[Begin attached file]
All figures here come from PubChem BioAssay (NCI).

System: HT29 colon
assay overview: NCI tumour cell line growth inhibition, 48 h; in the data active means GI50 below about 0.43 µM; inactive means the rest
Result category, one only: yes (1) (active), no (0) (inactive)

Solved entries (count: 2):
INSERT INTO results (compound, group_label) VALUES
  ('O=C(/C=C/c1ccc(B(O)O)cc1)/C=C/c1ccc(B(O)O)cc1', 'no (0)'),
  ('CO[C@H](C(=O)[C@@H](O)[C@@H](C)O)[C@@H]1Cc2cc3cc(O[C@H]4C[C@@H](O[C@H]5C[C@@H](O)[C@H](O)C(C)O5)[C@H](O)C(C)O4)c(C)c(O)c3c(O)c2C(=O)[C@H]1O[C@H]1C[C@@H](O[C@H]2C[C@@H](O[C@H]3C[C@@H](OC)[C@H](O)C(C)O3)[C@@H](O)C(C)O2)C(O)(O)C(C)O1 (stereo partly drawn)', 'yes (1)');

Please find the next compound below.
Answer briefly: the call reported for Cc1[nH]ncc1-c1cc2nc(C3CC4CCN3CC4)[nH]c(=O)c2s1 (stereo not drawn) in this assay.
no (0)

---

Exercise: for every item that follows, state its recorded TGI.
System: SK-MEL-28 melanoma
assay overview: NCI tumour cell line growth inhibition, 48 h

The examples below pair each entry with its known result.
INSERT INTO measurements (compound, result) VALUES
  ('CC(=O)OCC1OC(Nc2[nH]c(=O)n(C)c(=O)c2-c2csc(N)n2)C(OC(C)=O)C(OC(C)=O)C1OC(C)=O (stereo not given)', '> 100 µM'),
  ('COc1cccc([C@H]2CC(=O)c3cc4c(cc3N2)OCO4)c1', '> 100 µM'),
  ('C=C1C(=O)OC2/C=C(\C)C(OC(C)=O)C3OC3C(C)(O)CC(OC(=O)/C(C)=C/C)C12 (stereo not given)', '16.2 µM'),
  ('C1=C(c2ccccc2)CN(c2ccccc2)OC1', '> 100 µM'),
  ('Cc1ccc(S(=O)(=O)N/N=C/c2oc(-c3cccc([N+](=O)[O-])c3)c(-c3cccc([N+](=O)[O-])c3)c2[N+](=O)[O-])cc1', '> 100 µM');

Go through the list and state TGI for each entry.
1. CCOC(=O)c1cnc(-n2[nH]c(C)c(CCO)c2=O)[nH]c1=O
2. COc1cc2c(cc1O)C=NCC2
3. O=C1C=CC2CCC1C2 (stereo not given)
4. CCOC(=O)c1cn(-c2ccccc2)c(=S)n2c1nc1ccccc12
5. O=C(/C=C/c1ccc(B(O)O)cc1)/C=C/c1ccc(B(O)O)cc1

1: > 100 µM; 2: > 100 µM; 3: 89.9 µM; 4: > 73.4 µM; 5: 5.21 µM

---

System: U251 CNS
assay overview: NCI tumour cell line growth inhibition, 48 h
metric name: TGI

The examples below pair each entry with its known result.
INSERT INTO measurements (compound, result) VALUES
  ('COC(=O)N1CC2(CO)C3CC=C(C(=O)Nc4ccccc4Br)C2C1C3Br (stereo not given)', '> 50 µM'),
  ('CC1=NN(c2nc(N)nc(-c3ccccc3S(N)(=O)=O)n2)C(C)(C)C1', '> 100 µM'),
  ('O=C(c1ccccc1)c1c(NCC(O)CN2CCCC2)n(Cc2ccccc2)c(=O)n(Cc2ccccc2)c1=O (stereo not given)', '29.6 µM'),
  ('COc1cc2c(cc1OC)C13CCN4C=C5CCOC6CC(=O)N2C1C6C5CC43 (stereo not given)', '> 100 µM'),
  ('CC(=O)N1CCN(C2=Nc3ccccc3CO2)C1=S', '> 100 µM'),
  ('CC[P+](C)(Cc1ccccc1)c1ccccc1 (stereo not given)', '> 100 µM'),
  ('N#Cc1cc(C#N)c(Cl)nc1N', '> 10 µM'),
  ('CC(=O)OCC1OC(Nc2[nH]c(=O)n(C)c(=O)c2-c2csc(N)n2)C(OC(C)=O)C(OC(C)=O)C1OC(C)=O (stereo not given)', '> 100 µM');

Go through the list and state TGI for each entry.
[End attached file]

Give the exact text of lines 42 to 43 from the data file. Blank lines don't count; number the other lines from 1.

  ('N#Cc1cc(C#N)c(Cl)nc1N', '> 10 µM'),
  ('CC(=O)OCC1OC(Nc2[nH]c(=O)n(C)c(=O)c2-c2csc(N)n2)C(OC(C)=O)C(OC(C)=O)C1OC(C)=O (stereo not given)', '> 100 µM');